Tuesday, August 26, 2008

IN AMERICA - witty, earnest biopic undone by cheap sentiment

Ariel: What are transvestites?
Christy: A man who dresses up as a woman.
Ariel: For Halloween?
Christy: No, all the time. All the time.
Ariel: Why?
Christy: It's just what they do here, OK?

It's this sort of dialogue that makes Jim Sheridan's 2002 film IN AMERICA a
delight to watch. Much like BLAME IT ON FIDEL, it takes the point of view of a young girl living through family disruption in the near past. This time, instead of late 60s revolutionary Paris, we're in early 80s New York. Two young sisters are brought to America by their Irish parents. Mum is a waitress, dad is an out of work actor, and they live in a manky apartment building full of drug addicts and a threatening neighbour who screams a lot.

Paddy Considine and Samantha Morton are tremendous as the parents. I tend to think that Considine is rather overlooked compared to Morton. I've seen him do pathetic and sleazy in MY SUMMER OF LOVE and sinister and threatening in DEAD MAN'S SHOES. In this picture he shows the frustrations and insecurities of the father who can't provide for his children with a devestating passion in a pivotal scene with Djimon Hounsou.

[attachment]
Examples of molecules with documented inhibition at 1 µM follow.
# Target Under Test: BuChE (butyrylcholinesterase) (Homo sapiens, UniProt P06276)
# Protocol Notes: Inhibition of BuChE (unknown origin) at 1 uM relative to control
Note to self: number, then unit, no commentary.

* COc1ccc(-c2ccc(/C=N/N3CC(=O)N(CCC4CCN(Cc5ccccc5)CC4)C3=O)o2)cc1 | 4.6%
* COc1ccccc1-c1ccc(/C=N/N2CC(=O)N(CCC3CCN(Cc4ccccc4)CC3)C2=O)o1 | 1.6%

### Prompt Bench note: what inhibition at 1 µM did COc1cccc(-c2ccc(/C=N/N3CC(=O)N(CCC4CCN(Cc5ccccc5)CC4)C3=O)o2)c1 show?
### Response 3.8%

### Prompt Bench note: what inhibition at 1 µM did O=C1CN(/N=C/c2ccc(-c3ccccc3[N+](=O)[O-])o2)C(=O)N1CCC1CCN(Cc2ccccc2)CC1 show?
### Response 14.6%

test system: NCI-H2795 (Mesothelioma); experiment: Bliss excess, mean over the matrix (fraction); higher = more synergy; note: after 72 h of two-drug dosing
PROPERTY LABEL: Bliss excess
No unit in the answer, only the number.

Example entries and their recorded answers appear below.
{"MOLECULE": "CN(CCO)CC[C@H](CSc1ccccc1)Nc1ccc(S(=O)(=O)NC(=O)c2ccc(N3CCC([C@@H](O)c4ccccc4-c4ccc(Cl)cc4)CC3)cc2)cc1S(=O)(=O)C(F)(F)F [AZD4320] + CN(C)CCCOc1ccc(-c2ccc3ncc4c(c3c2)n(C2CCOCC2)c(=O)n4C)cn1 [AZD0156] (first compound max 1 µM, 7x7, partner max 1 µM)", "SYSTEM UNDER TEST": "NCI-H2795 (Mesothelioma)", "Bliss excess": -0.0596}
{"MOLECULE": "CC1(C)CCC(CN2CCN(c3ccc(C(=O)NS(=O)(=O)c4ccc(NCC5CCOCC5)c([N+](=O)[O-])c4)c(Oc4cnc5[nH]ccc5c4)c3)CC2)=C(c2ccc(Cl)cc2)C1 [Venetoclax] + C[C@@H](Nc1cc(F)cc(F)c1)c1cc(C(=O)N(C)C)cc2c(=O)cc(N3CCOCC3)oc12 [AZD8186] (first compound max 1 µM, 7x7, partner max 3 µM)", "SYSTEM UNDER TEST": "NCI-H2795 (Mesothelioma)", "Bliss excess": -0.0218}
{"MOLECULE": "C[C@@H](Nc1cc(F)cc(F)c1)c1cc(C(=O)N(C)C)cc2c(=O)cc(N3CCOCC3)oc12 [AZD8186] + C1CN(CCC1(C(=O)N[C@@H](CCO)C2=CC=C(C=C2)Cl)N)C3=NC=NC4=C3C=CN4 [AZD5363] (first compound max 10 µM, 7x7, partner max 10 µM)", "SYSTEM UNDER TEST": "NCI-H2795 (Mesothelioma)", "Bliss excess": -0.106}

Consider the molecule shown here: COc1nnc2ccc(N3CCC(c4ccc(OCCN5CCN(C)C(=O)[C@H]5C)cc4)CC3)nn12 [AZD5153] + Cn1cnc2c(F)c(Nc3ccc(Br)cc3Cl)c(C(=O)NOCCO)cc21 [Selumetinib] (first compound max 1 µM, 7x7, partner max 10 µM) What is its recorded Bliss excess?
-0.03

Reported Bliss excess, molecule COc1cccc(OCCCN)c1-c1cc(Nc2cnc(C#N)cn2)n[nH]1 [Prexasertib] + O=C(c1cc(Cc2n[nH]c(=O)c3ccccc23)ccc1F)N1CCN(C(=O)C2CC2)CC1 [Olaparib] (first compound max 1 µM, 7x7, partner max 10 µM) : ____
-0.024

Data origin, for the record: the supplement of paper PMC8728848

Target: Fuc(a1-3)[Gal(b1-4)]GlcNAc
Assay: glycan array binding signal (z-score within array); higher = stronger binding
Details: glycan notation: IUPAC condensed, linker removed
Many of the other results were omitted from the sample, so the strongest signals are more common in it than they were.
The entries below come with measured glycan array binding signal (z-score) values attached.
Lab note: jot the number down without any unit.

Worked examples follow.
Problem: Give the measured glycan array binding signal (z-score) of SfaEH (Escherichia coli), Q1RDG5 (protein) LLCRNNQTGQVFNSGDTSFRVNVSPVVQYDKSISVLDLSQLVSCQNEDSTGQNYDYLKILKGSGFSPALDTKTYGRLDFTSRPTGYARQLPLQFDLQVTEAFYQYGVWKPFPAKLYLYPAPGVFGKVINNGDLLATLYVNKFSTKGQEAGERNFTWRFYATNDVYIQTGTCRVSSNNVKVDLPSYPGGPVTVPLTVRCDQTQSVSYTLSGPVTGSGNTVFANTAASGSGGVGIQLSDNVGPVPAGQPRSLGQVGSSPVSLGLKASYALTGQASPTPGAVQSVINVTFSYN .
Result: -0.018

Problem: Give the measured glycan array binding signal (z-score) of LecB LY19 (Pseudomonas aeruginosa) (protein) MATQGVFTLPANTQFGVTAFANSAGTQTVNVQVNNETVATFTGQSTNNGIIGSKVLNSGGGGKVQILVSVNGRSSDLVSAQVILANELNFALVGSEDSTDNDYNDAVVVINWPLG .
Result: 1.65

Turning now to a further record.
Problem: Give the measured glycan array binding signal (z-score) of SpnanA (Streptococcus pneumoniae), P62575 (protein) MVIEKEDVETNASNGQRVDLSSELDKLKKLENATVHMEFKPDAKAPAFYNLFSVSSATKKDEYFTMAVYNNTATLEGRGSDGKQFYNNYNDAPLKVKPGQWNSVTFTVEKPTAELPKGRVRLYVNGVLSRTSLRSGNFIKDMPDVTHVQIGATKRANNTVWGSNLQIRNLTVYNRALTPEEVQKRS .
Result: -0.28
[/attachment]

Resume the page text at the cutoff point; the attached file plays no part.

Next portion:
Sadly, the movie is completely undercut by a rather simplistic, sentimental plot thread in which the scary African neighbour is, in fact, a pussycat, and everyone just gets on swimmingly. I can't say I'm sorry that IN AMERICA lost any of its three nominations at the Academy Awards.

IN AMERICA played Toronto 2002 and Sundance 2003. It is available on DVD and on iTunes. Samantha Morton was nominated for Best Actress but lost to Charlize Theron for her role in MONSTER. Djimon Hounsou was nominated for Best Supporting Actor but lost to Tim Robbins in MYSTIC RIVER. Jim, Naomi and Kirsten Sheridan were nominated for Best Original Screenplay but lost to Sofia Coppola for LOST IN TRANSLATION.

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